Summing it up, Dr Gurushankar says, “AWS customers are choosing AWS because it has a lot more functionality, has the largest and most vibrant community of customers, healthcare and non-healthcare, and partners, the most proven operational and security expertise. And the business is innovating at a faster clip, especially in new areas, such as machine learning and artificial intelligence and internet of things.”
One such customer is MTM, a leading non-emergency medical transportation broker based in the United States. Dr Gurushankar shares how the culture and mindset at AWS helps drive successful objectives-based customer partnerships.
“AWS customers have come to appreciate that our culture is really different. We are unusually customer-focused versus competitive focused. In fact, 90% of all the things we build are driven by what customers like MTM tell us and how they matter to them. We're also pioneers, and we hire builders. We're always looking at how they can reinvent flawed customer experiences. And finally, we are unusually long-term oriented. We are trying to build relationships and businesses that will outlast all of us.”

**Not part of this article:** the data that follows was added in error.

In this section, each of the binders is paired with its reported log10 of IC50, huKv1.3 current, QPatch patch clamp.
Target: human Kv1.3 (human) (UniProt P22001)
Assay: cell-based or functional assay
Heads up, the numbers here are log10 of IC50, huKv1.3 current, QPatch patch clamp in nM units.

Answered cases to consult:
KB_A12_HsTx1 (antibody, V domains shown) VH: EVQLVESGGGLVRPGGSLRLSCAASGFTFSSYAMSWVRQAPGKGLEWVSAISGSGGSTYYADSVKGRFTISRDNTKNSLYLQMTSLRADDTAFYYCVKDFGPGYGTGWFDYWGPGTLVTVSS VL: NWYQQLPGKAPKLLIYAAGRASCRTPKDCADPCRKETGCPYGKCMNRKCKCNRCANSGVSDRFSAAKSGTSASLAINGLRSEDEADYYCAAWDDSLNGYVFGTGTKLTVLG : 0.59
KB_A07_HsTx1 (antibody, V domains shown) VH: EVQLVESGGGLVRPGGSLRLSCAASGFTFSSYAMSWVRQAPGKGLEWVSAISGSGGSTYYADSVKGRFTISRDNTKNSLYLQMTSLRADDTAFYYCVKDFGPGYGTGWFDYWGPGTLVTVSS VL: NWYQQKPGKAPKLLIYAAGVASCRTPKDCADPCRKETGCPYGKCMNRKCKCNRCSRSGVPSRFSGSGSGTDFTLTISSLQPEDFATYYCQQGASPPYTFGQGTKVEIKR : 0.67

Marketing matters: from IBM to Kyndryl
Prior to joining Kyndryl as Chief Marketing Officer, Maria had a 25-year career at IBM, most recently as the tech giant’s CMO where she oversaw all marketing professionals and activities across North America, Canada and Latin America. She has held senior global marketing positions in a variety of disciplines and business units across IBM, most notably strategic initiatives in Smarter Cities and Watson Customer Engagement, as well as leading teams in services, business analytics, and mobile and industry solutions. She is known for her work with teams to leverage data, analytics and cloud technologies to build deeper engagements with customers and partners.
With a passion for marketing, business and people, and a recognized expert in data-driven marketing and brand engagement, Maria talks to Business Chief about her new role, her leadership style and what success means to her.
You've recently moved from IBM to Kyndryl, joining as CMO. Tell us about this exciting new role?